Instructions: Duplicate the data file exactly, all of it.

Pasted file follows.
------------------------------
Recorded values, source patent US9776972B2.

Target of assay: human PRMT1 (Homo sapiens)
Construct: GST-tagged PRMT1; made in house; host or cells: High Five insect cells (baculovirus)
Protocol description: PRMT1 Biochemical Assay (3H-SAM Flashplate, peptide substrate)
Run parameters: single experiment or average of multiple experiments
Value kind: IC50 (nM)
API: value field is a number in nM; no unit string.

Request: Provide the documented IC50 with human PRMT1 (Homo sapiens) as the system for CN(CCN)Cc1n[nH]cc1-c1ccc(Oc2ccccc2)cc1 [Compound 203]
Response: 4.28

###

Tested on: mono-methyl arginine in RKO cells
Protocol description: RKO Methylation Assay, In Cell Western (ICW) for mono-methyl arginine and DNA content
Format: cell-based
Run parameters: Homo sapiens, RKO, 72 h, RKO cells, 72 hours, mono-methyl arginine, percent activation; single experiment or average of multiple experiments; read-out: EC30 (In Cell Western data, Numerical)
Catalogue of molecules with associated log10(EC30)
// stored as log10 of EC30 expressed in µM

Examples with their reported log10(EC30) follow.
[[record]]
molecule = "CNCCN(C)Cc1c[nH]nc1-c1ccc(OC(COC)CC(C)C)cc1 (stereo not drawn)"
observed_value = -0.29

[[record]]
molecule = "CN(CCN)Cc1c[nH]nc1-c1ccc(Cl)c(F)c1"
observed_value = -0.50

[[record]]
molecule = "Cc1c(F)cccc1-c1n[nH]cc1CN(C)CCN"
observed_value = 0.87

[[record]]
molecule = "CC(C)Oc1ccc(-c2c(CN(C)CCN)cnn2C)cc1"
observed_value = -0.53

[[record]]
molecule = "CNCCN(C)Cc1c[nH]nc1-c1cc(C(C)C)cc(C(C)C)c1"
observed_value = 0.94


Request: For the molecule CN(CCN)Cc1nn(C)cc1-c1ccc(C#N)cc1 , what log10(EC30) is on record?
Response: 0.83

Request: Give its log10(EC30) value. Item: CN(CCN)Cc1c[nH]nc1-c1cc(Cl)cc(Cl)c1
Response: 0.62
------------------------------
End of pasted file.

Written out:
Recorded values, source patent US9776972B2.

Target of assay: human PRMT1 (Homo sapiens)
Construct: GST-tagged PRMT1; made in house; host or cells: High Five insect cells (baculovirus)
Protocol description: PRMT1 Biochemical Assay (3H-SAM Flashplate, peptide substrate)
Run parameters: single experiment or average of multiple experiments
Value kind: IC50 (nM)
API: value field is a number in nM; no unit string.

Request: Provide the documented IC50 with human PRMT1 (Homo sapiens) as the system for CN(CCN)Cc1n[nH]cc1-c1ccc(Oc2ccccc2)cc1 [Compound 203]
Response: 4.28

###

Tested on: mono-methyl arginine in RKO cells
Protocol description: RKO Methylation Assay, In Cell Western (ICW) for mono-methyl arginine and DNA content
Format: cell-based
Run parameters: Homo sapiens, RKO, 72 h, RKO cells, 72 hours, mono-methyl arginine, percent activation; single experiment or average of multiple experiments; read-out: EC30 (In Cell Western data, Numerical)
Catalogue of molecules with associated log10(EC30)
// stored as log10 of EC30 expressed in µM

Examples with their reported log10(EC30) follow.
[[record]]
molecule = "CNCCN(C)Cc1c[nH]nc1-c1ccc(OC(COC)CC(C)C)cc1 (stereo not drawn)"
observed_value = -0.29

[[record]]
molecule = "CN(CCN)Cc1c[nH]nc1-c1ccc(Cl)c(F)c1"
observed_value = -0.50

[[record]]
molecule = "Cc1c(F)cccc1-c1n[nH]cc1CN(C)CCN"
observed_value = 0.87

[[record]]
molecule = "CC(C)Oc1ccc(-c2c(CN(C)CCN)cnn2C)cc1"
observed_value = -0.53

[[record]]
molecule = "CNCCN(C)Cc1c[nH]nc1-c1cc(C(C)C)cc(C(C)C)c1"
observed_value = 0.94


Request: For the molecule CN(CCN)Cc1nn(C)cc1-c1ccc(C#N)cc1 , what log10(EC30) is on record?
Response: 0.83

Request: Give its log10(EC30) value. Item: CN(CCN)Cc1c[nH]nc1-c1cc(Cl)cc(Cl)c1
Response: 0.62